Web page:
A Wordle troll bot is tricking players into seeing the next day’s word, specifically punishing those who share their score boxes to Twitter.

A Wordle troll bot called The Wordlinator is punishing players for sharing their results to Twitter by tricking them into seeing the next day’s word. Wordle’s simplistic game design and easy share mechanic have enabled its rapid success, as people all around the world attempt to guess the day’s five-letter word. The Wordle box is one reason for the game’s success because it allows players to share their results with friends or on social media, without revealing the correct answer. The feature shows the grey, yellow, and green boxes a player accumulated in a game, revealing how many tries it took to get the correct answer. The feature has also created several memes like the Teenage Mutant Ninja Turtles appearing in Wordle boxes which have only aided the game’s virality.


Wordle in itself is a simple concept but there are many different strategies to employ to correctly guess the five-letter word. Since there are only six tries, players have to utilize each guess to either confirm or deny the letters present in the answer. Grey boxes indicate letters that aren’t in the word, yellow shows letters that are in the word but in the wrong place, and green reveals a letter is in the right spot. Each day there is a different word to uncover and some are harder than others. Earlier this month, Wordle’s 219th word was particularly challenging, having gone viral on Twitter for its difficulty. Players took to social media to share their results – either with pride or shame – posting their Wordle box to reveal whether they solved the puzzle or failed to guess the word.

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To punish those who share their results on Twitter – deeming it Twitter bragging – a Wordle troll bot has been tricking players into seeing the next day’s word, according to Kotaku. The Wordlinator targeted only those Twitter users who shared their Wordle box, replying to their post with responses such as: “God, stop bragging. Here, take tomorrow’s word and get on with your life.” The reply would then spoil the next day’s word, ruining it for that player and anyone who happened to see the tweet. Multiple accounts took to the platform to share screenshots of the bot, including Dan Nguyen, warning others of the phenomenon. The Verge reports that Twitter has since suspended The Wordlinator bot, though copy-cats are always a possibility.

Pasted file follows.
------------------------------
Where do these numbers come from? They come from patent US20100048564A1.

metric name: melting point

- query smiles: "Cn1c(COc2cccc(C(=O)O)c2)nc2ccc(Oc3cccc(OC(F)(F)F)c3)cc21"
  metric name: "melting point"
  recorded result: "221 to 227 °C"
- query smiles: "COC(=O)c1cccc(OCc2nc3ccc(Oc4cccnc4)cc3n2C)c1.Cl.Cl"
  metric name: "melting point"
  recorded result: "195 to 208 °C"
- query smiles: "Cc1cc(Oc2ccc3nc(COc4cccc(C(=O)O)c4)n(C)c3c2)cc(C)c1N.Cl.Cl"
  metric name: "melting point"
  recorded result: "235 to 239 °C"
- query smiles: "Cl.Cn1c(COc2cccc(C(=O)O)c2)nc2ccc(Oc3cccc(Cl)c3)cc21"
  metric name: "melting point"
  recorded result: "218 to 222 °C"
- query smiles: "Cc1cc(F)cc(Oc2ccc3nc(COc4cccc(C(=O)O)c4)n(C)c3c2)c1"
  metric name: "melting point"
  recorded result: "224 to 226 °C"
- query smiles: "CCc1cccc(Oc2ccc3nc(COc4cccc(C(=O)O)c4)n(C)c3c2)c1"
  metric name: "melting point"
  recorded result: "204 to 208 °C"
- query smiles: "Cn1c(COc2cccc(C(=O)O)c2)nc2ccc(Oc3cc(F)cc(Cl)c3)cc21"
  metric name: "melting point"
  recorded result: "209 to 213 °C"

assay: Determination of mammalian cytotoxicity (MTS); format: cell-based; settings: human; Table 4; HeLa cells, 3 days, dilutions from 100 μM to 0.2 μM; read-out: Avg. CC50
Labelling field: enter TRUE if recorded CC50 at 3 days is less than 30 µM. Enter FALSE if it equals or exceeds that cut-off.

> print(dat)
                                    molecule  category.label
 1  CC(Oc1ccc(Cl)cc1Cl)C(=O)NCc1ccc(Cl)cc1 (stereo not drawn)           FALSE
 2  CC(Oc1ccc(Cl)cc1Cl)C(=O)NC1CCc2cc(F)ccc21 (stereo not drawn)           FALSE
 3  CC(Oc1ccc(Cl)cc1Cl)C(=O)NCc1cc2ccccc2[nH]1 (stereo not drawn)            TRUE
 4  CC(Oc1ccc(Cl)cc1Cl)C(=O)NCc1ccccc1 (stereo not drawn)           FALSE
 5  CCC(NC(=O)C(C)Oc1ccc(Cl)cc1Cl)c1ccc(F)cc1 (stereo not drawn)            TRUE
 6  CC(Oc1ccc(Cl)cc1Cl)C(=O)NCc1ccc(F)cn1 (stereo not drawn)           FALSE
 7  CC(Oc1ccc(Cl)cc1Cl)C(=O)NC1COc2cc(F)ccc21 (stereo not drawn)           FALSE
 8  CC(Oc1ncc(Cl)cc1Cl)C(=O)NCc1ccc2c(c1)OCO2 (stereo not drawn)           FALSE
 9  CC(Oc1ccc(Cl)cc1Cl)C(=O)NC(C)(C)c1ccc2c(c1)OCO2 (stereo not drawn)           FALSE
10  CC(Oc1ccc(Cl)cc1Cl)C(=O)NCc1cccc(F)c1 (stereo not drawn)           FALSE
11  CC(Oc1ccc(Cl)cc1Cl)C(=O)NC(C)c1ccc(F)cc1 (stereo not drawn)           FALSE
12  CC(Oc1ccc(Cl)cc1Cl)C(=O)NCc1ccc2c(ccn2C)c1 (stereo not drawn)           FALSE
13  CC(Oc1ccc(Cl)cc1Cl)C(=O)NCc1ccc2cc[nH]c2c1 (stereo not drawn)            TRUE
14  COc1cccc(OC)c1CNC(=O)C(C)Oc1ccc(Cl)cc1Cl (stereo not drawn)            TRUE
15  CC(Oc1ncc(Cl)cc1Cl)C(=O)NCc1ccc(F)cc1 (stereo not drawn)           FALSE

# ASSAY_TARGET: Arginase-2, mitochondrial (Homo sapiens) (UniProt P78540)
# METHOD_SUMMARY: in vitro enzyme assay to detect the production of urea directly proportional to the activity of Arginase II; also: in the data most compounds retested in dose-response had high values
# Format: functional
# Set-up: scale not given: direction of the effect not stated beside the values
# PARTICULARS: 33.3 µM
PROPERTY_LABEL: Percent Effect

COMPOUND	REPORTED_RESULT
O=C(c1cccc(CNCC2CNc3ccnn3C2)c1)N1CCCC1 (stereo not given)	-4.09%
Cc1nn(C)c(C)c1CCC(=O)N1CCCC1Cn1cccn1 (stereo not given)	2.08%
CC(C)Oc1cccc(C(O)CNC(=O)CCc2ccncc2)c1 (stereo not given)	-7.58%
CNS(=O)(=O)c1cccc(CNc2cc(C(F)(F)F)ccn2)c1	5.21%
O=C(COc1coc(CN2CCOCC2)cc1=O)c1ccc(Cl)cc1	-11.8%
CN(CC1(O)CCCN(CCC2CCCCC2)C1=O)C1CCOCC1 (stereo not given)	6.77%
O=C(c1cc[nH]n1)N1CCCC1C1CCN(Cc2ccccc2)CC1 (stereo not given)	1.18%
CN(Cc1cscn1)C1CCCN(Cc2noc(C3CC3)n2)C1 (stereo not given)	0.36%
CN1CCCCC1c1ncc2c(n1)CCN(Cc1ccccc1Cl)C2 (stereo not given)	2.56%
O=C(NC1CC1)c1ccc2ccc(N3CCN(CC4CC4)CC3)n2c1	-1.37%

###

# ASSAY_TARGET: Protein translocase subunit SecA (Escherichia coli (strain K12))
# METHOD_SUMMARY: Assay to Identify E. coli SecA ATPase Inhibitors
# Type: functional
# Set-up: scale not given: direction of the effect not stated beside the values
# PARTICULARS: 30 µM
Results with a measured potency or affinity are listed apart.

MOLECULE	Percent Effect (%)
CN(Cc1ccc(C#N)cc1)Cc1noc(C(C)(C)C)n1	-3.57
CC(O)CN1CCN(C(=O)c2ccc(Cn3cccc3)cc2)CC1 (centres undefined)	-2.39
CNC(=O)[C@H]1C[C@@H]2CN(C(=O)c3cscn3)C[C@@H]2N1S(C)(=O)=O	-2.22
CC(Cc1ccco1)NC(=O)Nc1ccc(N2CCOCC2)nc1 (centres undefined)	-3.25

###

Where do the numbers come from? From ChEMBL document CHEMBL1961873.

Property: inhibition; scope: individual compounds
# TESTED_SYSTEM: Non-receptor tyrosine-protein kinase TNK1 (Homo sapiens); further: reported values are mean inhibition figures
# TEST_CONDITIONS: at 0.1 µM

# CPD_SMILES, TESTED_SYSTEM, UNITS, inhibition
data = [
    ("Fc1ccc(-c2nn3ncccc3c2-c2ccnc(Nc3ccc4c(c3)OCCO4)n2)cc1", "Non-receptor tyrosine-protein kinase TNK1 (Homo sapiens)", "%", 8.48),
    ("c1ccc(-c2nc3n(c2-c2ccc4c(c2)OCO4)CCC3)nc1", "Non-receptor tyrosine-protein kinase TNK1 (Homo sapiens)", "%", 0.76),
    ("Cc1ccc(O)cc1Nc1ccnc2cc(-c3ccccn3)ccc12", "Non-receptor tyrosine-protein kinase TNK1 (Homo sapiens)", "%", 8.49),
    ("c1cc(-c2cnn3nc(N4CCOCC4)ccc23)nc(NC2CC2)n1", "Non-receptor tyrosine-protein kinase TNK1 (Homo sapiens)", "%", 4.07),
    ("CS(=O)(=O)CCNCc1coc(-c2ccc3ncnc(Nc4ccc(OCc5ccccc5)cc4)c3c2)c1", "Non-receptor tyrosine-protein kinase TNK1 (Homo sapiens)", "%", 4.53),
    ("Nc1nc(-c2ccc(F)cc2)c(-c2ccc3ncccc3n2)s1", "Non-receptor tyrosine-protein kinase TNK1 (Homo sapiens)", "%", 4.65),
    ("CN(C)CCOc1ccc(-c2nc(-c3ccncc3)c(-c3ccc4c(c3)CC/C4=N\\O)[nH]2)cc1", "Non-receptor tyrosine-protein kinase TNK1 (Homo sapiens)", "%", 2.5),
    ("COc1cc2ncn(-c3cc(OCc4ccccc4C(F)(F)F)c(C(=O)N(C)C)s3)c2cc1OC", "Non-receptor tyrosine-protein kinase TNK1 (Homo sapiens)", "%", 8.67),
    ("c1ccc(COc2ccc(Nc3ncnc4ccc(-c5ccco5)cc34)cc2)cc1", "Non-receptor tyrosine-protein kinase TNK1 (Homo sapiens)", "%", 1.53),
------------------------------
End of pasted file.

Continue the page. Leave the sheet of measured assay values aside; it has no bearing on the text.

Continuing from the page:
See the post on Twitter here.

In the game, Wordle answers are present in source code, which means anyone interested in spoiling future answers can do so with a simple hack. Last week, one Twitter user shared a screenshot of all the answers, having revealed that the daily puzzles are available hundreds of days in advance. Most players are interested in the challenge rather than getting the answer right, though, so spoiled puzzles aren’t much fun at all. One aspect that makes Wordle so engaging is that players only get six guesses, and figuring out the five-letter word in the nick of time is one of the game’s pleasures.

Those who want to keep the Wordle puzzles a surprise should be warned about the troll bot and potential clones, as it’s always possible more will come out of the woodwork – just like Wordle’s many copy-cats. That being said, sharing results, or so-called Twitter bragging, is an important aspect of Wordle and its community, and The Wordlinator’s intimidation tactics could have stopped players from enjoying the game.

Next: Wordle-like Game Lewdle Is A Vulgar Clone From Star Wars Writer

Source: dancow/TwitterKotakuThe Verge

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